There was some code, it looked a bit like this:
from django.utils import timezone start_date = timezone.datetime(2015, 1, 1)
Django recommends that you use, for example,
django.utils.timezone.now to ensure you always get “the right now” (i.e. timezone-aware).
So you might, as with the code example above,
timezone.datetime(2015, 1, 1) will give you a timezone-aware “1st of January 2015”
This is not what happens.
You get a naïve
So how does that code work, I hear you ask?
from datetime import datetime, timedelta, tzinfo
django.utils.timezone.datetime is effectively just another binding for the vanilla
>>> from django.utils import timezone >>> timezone.datetime <type 'datetime.datetime'> >>> import datetime >>> timezone.datetime == datetime.datetime True
This is useful behaviour if you’re looking to move your code around while providing compatibility support for old imports.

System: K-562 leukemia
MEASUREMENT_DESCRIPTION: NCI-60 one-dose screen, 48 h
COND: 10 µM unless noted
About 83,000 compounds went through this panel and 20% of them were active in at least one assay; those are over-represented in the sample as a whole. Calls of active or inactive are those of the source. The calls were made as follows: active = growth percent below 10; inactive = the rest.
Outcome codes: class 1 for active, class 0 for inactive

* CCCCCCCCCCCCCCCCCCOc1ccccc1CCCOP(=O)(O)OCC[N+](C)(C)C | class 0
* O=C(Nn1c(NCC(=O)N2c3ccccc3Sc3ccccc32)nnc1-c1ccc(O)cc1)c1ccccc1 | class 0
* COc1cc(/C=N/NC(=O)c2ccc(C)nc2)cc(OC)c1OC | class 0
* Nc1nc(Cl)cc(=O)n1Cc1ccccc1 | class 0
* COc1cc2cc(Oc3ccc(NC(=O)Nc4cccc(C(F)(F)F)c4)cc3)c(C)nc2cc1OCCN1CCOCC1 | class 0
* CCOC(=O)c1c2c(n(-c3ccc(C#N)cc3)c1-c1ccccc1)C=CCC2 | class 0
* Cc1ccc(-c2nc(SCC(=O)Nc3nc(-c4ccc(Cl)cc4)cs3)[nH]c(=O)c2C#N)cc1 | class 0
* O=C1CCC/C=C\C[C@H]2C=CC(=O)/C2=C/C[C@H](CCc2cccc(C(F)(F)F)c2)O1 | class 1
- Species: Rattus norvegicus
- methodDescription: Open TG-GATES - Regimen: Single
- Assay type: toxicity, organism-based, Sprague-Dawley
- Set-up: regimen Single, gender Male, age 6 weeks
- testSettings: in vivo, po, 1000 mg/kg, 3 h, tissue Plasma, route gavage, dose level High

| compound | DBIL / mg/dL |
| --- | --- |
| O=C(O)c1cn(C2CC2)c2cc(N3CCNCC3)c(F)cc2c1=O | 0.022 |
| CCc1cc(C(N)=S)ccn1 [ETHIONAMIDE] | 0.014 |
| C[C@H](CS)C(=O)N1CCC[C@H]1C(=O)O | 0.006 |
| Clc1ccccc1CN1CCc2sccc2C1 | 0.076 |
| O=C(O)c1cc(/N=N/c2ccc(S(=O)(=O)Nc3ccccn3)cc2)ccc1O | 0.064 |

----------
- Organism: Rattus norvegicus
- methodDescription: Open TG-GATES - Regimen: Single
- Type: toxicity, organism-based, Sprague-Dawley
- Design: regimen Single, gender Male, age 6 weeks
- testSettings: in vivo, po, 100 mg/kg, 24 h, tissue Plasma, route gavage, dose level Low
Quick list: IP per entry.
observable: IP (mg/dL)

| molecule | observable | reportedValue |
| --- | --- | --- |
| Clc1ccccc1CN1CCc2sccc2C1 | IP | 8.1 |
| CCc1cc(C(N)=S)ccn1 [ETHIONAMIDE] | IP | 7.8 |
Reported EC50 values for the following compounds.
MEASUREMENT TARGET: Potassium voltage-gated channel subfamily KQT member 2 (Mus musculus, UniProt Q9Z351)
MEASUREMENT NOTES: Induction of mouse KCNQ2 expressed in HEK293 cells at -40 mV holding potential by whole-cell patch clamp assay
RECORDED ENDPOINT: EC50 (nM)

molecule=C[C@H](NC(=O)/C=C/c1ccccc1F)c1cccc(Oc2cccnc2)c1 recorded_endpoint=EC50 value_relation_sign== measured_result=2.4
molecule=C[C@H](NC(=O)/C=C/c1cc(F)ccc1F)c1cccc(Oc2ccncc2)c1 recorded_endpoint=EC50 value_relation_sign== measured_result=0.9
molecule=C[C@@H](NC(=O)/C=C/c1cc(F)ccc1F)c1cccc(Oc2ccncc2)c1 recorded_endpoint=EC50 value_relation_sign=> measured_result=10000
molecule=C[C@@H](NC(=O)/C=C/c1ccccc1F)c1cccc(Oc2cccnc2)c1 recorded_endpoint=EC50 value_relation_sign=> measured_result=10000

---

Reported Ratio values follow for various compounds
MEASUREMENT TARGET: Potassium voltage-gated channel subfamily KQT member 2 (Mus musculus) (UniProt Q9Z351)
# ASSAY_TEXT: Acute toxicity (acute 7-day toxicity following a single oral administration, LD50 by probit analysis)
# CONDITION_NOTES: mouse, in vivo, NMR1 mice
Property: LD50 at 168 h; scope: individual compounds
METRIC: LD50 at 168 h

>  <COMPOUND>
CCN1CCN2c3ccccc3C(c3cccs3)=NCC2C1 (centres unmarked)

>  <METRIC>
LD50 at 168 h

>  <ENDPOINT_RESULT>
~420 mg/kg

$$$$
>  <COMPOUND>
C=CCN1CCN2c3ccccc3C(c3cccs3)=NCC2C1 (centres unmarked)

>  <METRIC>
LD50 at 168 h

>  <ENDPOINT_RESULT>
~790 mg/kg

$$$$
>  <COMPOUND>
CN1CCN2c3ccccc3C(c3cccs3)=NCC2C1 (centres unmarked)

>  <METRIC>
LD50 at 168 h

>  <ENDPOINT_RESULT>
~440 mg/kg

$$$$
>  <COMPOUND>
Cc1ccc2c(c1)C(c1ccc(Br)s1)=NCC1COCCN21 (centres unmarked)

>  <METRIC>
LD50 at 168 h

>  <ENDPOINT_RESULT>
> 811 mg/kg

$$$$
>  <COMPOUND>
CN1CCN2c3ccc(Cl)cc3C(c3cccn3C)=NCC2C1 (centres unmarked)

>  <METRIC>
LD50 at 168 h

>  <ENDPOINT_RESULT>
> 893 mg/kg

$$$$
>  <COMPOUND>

This is not so useful behaviour when you suddenly find that, surprise, that thing you thought was a library feature turns out to be the stdlib in disguise.
Does this fall foul of “explicit is better than implicit”? It certainly gets me on the Principle of Least Astonishment; I understand why it happens, but it’s still surprising from a user’s perspective!
Incidentally, we found this when
warnings.simplefilter("error") to our tests so that any generated warnings would cause test failure.
You probably want to do that too.